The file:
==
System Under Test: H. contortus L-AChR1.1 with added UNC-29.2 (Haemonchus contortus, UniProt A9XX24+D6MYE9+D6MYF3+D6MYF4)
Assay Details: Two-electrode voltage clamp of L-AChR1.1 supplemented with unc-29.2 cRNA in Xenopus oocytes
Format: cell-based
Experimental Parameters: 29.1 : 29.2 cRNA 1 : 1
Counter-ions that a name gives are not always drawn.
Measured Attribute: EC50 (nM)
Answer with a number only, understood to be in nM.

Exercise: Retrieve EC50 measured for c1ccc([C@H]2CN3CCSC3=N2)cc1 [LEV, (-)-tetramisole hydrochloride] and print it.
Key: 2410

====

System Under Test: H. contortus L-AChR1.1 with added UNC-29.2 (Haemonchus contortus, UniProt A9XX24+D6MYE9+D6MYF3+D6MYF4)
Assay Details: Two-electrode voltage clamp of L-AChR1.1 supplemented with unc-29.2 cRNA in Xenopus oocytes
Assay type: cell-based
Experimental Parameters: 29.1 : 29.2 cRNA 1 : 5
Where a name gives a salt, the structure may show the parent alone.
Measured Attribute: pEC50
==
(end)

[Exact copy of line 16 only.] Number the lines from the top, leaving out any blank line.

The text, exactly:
Measured Attribute: pEC50